ABOUT THE AUTHOR
Dawe, Ted (1950 -) writes fiction for young adults.
As the child of school teachers, Ted Dawe moved around frequently and lived in places that ranged from Mangakino to Invercargill. In his early years at Ruatoria, he learned Māori from an elderly couple who looked after him while his parents taught.
He has worked over the years as an insurance clerk, storeman, builder's labourer and fitter's mate, and flown hot air balloons over Hyde Park; he's been a university student, world traveller and high school teacher. Currently he is the Director of Studies at Taylors College, a foundation college for overseas students hoping to gain entry into New Zealand's university system. 'It's a neat job,' Dawe says. With his wife and teenage son - he also has two adult children - Ted Dawe is renovating their Auckland home. 'I'm more a carpenter than a cabinet-maker - I do the big stuff.'
Ted Dawe enjoys travel, surfing, and tennis. He loves cars, car people, and motorcycles, although he confesses to currently riding a motor-scooter to work. In later years, Dawe's early immersion in Māori culture reasserted itself, and he felt compelled to go back to the marae and to relearn the language. With friend and mentor Niko Tangaroa, Dawe has made two trips down the Whanganui River in waka, and taken part in the controversial occupation of the Moutoa Gardens.
Dawe's young adult novel Thunder Road (2003) won the young adult fiction category at the 2004 New Zealand Post Book Awards for Children & Young Adults. He also won the 'Best First Book' Award. Of Thunder Road, Dawe says it took him 40 days one summer to write, and although it came out in a rush, the story had been mulling for some time in his head. David Larsen, in the New Zealand Herald, writes that ‘a combination of fast-paced plotting and terse, punchy prose should guarantee this [novel] a substantial adult readership, but its real appeal will be to teenagers.’ Larsen also writes that the novel is ‘a strikingly impressive debut.’ Dawe describes his own book as ‘plot-driven stories that aim to give the young adult reader all the rewards that adult readers get from a well-written book, with a concerted effort to avoid moralising and finger-wagging.’ The work was also listed as a 2004 Storylines Notable Young Adult Fiction Book.
Dawe’s earlier publications include contributions to the Education Department Publications and as an editor of Telling it True: A Collection of Student Writing. 2005 saw the launch of the Urban imprint with his gritty and moving cross-over novel for young adults, K Road (Longacre Press, 2005). And Did Those Feet..., a junior fiction novel was published in November 2006 and was a finalist at the 2007 New Zealand Post Book Awards for Children and Young Adults. The work was also included in the 2007 Storylines Notable Junior Fiction Book list.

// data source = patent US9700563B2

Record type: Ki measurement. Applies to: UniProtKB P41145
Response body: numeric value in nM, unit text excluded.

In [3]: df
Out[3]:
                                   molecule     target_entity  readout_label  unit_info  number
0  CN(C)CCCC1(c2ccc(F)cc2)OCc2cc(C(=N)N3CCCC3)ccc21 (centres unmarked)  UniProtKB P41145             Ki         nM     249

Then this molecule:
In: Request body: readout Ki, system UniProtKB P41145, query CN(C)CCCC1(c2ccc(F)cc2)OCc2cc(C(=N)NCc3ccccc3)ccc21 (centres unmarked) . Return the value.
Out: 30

Captain Sailor Bird and Other Stories was published in 2007 by Pearsons. In this book of short stories, Dawe has created distinct narrators for each story, each one telling the story in their own characteristic voice. In showing how a story is influenced by a character's voice, students are able to understand something about the writing process.
Dawe's novel for young adult readers Into the River was published by Mangakino University Press in 2012. It is a prequel to the award-winning Thunder Road. Into the River won the inaugural NZ Post Margaret Mahy Book of the Year award in the 2013 New Zealand Post Children’s Book Awards, as well as the Young Adult Fiction category of the awards.
In 2014 he was a recipient of NZSA’s Waitangi Day Fellowship Awards, given for outstanding achievement in literary endeavour.
In September 2015, Into the River was subject to an interim restriction ban in New Zealand from the Film and Literature Board of Review, making it a crime to supply, display or distribute the award-winning book in Aotearoa. The ban was the first to be implemented since the current law was passed 22 years ago.
On Wednesday 14 October 2015, the Board of Review reclassified the book as 'unrestricted', enabling free access to the text in New Zealand.
Into the World was published 15 March 2016. This is the second book in the proposed ‘Devon Santos trilogy.’ This book was published by Mangakino University Press and picks up the narrative directly at the end Into the River, taking it through to the events depicted in Thunder Road.
Answering to the Caul, published in September 2020, was a crossover novel. Based on the lore surrounding babies born in a caul, it explores how tradition and folklore shape a character’s destiny. It examines how the disruptive power of coincidence plays a major role in determining a person’s belief system.